1. Automate the Work: The best way for marketers to avoid productivity killers is to use technology that will help them automate the work that is being done. The productivity killers, are in most part, the result of very antiquated manual ways of doing things. This includes overly relying on email to get the status on a project; allowing work requests to come in from any and all sources; or to use printed items to be routed for review and approval. Instead, a good work management software application will allow team members to effectively collaborate and to automate knowledge work from initial requests through to final completion of the project. It is this structure that can liberate and accelerate team productivity.

2. Eliminate Meetings: Employees should take measures to eliminate wasteful meetings. Though a bold approach, this could include 1-2 days of the week where no meetings are held at all. A tactic that then provides an increased focus on ensuring that the other meetings are really essential.

3. Flexible Work Schedules: If team members are allowed to work from home periodically, they often can plow through backlogged projects because of the lack of interruptions.

4. Email Management Boundaries: Setting boundaries for yourself around email management can also be a big boost to how much you get done each day. A huge productivity killer is constantly going to your email inbox and wading through the barrage of messages – most of which aren’t essential. The problem is this constant attraction to your email breaks your concentration and attention on bigger projects. So a better way is to pick times that you’re going to check email throughout the day – as the day starts, one time mid-morning, one time mid-afternoon, and once at the end of the day. That means you may go a couple hours without seeing something important, but it also means greater concentration on the real work that’s on your plate.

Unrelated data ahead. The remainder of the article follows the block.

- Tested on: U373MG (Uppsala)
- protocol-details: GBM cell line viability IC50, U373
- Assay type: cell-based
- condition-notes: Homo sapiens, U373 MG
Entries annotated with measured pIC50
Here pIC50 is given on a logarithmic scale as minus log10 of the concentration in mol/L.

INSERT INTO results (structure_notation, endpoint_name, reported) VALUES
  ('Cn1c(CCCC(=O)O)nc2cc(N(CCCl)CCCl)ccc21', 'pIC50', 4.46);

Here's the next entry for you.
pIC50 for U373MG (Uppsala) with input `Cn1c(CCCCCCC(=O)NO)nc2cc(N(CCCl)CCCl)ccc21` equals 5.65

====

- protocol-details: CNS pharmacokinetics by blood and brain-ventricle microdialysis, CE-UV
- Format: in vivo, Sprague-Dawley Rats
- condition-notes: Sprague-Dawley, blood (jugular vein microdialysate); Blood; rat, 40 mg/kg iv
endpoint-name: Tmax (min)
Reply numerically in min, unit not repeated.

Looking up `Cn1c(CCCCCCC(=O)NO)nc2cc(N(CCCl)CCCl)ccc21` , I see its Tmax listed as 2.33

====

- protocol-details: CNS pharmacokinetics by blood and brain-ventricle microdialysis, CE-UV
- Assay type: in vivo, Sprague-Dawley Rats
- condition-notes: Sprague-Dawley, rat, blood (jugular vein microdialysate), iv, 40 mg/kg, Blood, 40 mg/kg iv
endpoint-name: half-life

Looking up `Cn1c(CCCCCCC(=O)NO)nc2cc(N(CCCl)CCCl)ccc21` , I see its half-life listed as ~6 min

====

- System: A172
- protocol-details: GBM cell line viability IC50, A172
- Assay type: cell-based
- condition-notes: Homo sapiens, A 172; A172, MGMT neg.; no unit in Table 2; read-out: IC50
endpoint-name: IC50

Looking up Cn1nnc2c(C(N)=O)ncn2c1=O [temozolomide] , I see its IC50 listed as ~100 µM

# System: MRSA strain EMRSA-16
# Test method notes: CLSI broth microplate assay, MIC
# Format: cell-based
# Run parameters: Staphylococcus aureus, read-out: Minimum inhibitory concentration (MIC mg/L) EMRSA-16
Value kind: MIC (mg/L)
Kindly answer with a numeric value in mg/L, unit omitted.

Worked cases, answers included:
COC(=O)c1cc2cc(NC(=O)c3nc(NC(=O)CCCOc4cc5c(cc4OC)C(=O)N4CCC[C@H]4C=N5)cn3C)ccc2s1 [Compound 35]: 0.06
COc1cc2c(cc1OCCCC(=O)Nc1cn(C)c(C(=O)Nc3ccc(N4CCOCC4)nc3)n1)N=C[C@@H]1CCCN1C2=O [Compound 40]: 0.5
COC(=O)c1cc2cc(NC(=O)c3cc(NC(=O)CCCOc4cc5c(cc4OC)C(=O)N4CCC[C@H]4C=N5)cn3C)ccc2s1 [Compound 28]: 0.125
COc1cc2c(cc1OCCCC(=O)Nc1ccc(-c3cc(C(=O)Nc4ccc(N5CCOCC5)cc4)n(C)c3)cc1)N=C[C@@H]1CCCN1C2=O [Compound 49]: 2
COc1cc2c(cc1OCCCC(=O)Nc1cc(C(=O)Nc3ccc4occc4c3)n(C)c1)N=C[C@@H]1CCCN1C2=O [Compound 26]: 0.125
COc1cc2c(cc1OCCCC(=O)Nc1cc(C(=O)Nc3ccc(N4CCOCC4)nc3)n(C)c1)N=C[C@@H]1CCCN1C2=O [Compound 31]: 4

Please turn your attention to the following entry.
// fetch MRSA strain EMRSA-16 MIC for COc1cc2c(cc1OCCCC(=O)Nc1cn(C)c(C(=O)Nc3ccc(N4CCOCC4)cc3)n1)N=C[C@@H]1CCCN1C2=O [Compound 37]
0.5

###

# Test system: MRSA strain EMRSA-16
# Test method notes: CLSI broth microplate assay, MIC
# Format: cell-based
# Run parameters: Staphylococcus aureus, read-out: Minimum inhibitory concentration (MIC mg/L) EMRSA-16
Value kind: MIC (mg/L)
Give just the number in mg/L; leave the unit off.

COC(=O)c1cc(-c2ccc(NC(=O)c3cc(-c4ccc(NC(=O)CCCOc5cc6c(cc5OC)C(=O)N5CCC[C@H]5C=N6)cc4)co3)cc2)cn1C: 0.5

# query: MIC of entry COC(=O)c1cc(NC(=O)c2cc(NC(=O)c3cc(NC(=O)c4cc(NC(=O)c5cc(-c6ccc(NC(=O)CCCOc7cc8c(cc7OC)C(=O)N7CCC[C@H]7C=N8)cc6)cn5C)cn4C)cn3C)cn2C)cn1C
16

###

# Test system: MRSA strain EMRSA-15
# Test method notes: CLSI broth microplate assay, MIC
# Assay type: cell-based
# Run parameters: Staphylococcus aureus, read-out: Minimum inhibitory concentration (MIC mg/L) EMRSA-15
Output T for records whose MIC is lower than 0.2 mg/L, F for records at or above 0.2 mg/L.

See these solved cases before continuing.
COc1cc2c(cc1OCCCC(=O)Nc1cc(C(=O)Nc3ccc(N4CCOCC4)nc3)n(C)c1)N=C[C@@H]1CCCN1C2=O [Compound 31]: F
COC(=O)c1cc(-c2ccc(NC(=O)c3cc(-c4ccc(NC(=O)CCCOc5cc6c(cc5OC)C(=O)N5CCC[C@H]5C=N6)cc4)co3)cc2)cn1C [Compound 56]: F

Join the Discussion:  @KimWhitler

Productivity Killersworkfront

(Excerpt) Read more Here | 2019-02-10 01:51:00